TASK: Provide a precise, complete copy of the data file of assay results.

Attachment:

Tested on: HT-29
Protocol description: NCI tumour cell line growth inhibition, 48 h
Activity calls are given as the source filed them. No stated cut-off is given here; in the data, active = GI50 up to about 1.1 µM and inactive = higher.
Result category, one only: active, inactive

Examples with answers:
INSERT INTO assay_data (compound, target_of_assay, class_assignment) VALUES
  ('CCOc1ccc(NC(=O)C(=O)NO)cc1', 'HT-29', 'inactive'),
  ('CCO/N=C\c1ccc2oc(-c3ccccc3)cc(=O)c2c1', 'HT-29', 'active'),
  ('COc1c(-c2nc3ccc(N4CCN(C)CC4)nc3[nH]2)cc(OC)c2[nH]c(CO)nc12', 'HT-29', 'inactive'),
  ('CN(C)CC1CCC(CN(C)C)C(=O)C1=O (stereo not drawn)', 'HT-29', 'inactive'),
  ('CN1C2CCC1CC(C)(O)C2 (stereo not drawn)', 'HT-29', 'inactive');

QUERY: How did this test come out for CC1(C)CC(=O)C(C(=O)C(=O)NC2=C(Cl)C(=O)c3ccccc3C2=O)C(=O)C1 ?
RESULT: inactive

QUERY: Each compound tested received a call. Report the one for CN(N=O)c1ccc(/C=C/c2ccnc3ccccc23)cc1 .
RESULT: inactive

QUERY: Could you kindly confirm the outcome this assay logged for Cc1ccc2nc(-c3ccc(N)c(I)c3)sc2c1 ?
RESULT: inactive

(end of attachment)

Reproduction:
Tested on: HT-29
Protocol description: NCI tumour cell line growth inhibition, 48 h
Activity calls are given as the source filed them. No stated cut-off is given here; in the data, active = GI50 up to about 1.1 µM and inactive = higher.
Result category, one only: active, inactive

Examples with answers:
INSERT INTO assay_data (compound, target_of_assay, class_assignment) VALUES
  ('CCOc1ccc(NC(=O)C(=O)NO)cc1', 'HT-29', 'inactive'),
  ('CCO/N=C\c1ccc2oc(-c3ccccc3)cc(=O)c2c1', 'HT-29', 'active'),
  ('COc1c(-c2nc3ccc(N4CCN(C)CC4)nc3[nH]2)cc(OC)c2[nH]c(CO)nc12', 'HT-29', 'inactive'),
  ('CN(C)CC1CCC(CN(C)C)C(=O)C1=O (stereo not drawn)', 'HT-29', 'inactive'),
  ('CN1C2CCC1CC(C)(O)C2 (stereo not drawn)', 'HT-29', 'inactive');

QUERY: How did this test come out for CC1(C)CC(=O)C(C(=O)C(=O)NC2=C(Cl)C(=O)c3ccccc3C2=O)C(=O)C1 ?
RESULT: inactive

QUERY: Each compound tested received a call. Report the one for CN(N=O)c1ccc(/C=C/c2ccnc3ccccc23)cc1 .
RESULT: inactive

QUERY: Could you kindly confirm the outcome this assay logged for Cc1ccc2nc(-c3ccc(N)c(I)c3)sc2c1 ?
RESULT: inactive